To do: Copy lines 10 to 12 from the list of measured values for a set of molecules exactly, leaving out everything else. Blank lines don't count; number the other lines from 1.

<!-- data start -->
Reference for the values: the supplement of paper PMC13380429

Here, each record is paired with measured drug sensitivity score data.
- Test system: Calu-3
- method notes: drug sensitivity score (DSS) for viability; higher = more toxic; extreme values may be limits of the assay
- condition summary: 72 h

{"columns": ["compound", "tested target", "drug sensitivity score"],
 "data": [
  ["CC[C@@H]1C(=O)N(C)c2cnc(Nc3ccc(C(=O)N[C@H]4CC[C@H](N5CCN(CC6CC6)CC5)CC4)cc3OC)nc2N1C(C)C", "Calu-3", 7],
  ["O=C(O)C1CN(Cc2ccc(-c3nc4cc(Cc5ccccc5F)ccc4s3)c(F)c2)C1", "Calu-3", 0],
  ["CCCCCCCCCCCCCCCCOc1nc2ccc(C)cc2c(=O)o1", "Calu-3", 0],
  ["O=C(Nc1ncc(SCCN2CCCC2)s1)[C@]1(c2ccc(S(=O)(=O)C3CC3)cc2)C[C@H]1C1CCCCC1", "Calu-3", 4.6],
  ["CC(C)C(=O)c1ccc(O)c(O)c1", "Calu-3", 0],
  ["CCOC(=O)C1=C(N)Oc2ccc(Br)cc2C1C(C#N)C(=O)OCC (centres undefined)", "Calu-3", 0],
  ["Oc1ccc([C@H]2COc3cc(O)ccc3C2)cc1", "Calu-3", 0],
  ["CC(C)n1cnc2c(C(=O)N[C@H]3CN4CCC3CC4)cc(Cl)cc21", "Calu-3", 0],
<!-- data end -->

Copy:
  ["CCCCCCCCCCCCCCCCOc1nc2ccc(C)cc2c(=O)o1", "Calu-3", 0],
  ["O=C(Nc1ncc(SCCN2CCCC2)s1)[C@]1(c2ccc(S(=O)(=O)C3CC3)cc2)C[C@H]1C1CCCCC1", "Calu-3", 4.6],
  ["CC(C)C(=O)c1ccc(O)c(O)c1", "Calu-3", 0],